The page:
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Finished Rebar blade blank


AndrewJohnKarow
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Well I've finally finished the Rebar blade I've been working on. I'm not exactly sure which design I when't with. If you can tell me what kind of blade I made please do. I just made what came naturally to me. (I haven't cleaned the oil off yet or sharpened)

finishedrebarblade.jpg

finishedrebarblade2.jpg

Edited by AndrewJohnKarow

Andrew Karow

 

Of the four elements, air, earth, water, and fire man stole only one from the gods. Fire. And with it, man forged his will upon the world."-anonymous

 

The Armorers accomplishing the knights, With busy hammers closing rivets up, Give dreadful note of preparation." -Shakespeare

 

“The pen may indeed be mightier than the sword, but the wordsmith would do well to welcome the blacksmith back into the fold, so that artisan craftsmanship the world over may fend off the ravages of industrialised homogeneity and bland monoculture.” -Alex Morritt
The blacksmith is the heart of the pack, and the blacksmith is the heart of the pack. - Me
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The question I always ask is, what do you think of it? Now that you've taken that thing that was in your head and made it manifest in the real world, what do you like, what do you wish you'd done differently? How does the object differ from the one you first saw?

 

Some times, not right now because my surgeon says I can't lift anything much more than a pound for several more months, I go out to the fire with nothing special in my head. I just need some time to mess in the fire. Without more direction than that, my default blade is a stick tang, flat back, with a hatchet nose about 4-7 inches long. I can make that blade pretty much without thinking.

 

If I want something else, a bowie, or a dagger, or a drop point, or something else, a drawing helps a lot. Or a picture (there is this thing called the Internet, it's full of pictures of knives, go figure).

 

Just letting the hammer fly is fun, but as they say, if you don't know where you're going, any road will do.

 

For me, I'm usually already thinking about final shape, handles and guards and everything else about the final product WHILE I'm forging. The reason for that is that there are spots in a blade that I know are going to give me trouble. If I can set them up early, they are much less hassle down the road.

 

On your project let me say this. First, it's rebar. You won't get much, if any hardness out of it, so at best it's a KSO. I wouldn't spend much more time on it. If you want to grind an edge on it, sure, why not? It won't cut very well no matter what you do. If you want to put a handle on it, go right ahead, I wouldn't, but it's your time.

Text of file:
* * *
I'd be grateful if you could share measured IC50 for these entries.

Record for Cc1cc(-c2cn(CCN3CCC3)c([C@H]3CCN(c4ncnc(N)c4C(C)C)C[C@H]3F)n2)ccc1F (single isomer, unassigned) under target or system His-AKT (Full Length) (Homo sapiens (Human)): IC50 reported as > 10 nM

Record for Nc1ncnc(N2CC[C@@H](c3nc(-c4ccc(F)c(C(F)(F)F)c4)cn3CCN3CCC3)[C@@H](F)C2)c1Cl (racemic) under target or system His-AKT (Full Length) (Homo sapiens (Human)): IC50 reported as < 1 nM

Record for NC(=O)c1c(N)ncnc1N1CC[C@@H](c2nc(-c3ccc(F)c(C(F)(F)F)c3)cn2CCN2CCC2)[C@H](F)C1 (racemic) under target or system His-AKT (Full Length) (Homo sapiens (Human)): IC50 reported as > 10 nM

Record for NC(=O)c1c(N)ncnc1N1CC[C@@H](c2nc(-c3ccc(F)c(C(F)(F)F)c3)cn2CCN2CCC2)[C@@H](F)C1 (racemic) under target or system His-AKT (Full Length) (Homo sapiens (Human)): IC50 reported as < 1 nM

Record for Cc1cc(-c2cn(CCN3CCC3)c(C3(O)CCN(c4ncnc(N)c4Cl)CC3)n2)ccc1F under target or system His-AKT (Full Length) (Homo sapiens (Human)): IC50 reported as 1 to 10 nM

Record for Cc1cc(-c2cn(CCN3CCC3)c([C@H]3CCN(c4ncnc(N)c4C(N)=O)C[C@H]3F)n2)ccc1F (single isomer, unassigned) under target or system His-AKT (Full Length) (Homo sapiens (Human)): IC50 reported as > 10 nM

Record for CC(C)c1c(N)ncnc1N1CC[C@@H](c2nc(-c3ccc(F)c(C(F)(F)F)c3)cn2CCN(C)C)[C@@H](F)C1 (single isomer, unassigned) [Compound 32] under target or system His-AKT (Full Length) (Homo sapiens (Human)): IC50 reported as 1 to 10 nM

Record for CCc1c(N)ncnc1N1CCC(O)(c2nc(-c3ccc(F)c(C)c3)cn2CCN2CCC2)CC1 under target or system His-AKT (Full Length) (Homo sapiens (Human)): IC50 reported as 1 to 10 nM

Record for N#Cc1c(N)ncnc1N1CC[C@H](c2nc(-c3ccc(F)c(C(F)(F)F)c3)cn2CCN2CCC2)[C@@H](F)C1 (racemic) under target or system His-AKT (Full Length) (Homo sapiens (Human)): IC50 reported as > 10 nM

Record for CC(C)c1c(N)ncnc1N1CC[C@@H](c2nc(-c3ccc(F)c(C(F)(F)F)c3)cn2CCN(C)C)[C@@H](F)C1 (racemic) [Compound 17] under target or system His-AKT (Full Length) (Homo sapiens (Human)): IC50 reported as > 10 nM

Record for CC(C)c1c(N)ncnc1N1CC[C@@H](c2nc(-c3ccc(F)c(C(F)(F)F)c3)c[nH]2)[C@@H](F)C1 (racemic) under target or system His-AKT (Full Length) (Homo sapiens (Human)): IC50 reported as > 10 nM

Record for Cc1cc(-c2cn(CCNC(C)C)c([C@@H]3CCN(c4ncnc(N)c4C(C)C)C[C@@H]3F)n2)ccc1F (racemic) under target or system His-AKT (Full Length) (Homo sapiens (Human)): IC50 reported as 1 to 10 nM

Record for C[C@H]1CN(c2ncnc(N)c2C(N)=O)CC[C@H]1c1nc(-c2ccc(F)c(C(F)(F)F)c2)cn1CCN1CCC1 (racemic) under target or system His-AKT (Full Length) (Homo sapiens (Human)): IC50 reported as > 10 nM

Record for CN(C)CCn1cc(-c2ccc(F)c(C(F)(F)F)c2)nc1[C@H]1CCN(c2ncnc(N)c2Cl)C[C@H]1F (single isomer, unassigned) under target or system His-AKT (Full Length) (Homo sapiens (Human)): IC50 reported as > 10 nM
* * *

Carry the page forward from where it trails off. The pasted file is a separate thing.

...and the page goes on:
I like the integral guard, I think you could do a better (read that as "more intentional") job, but I like the idea.

 

The pin holes don't line up very well, they look haphazard, like you didn't think before you drilled them.

 

The handle isn't very big, so the finished handle may be hard to hold onto.

 

If this were mine, I'd take from it what I could, nail this up one up on the wall as a reminder of where you started, and move onto the next one. As I have said elsewhere, don't use rebar for blades. Make tools out of it, like tongs. You'll learn a lot more about forging, making tongs, than you will making blades. If forging is what you want to learn, that is.

 

Geoff

"The worst day smithing is better than the best day working for someone else."

 

I said that.

 

If a thing is worth doing, it is worth doing badly.

- - -G. K. Chesterton

 

So, just for the record: the fact that it does work still should not be taken as definitive proof that you are not crazy.

 

Grant Sarver

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Ok thanks for the pointers. (I know rebar is crap. I haven't even cleaned it yet and I think I see a crack) With the integral guard I know I could have done better. I should have done that before I actually started on the blade. It was a pain to draw out to what it is because I had started the blade. I was able to add a twist to the guard though. I just made some mistakes in the order I did stuff.

Edited by AndrewJohnKarow

Andrew Karow

 

Of the four elements, air, earth, water, and fire man stole only one from the gods. Fire. And with it, man forged his will upon the world."-anonymous

 

The Armorers accomplishing the knights, With busy hammers closing rivets up, Give dreadful note of preparation." -Shakespeare

 

“The pen may indeed be mightier than the sword, but the wordsmith would do well to welcome the blacksmith back into the fold, so that artisan craftsmanship the world over may fend off the ravages of industrialised homogeneity and bland monoculture.” -Alex Morritt
The blacksmith is the heart of the pack, and the blacksmith is the heart of the pack. - Me
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I'm amazed the blade actually hardened with no cracks.

Edited by AndrewJohnKarow

Andrew Karow

 

Of the four elements, air, earth, water, and fire man stole only one from the gods. Fire. And with it, man forged his will upon the world."-anonymous

 

The Armorers accomplishing the knights, With busy hammers closing rivets up, Give dreadful note of preparation." -Shakespeare

 

“The pen may indeed be mightier than the sword, but the wordsmith would do well to welcome the blacksmith back into the fold, so that artisan craftsmanship the world over may fend off the ravages of industrialised homogeneity and bland monoculture.” -Alex Morritt
The blacksmith is the heart of the pack, and the blacksmith is the heart of the pack. - Me
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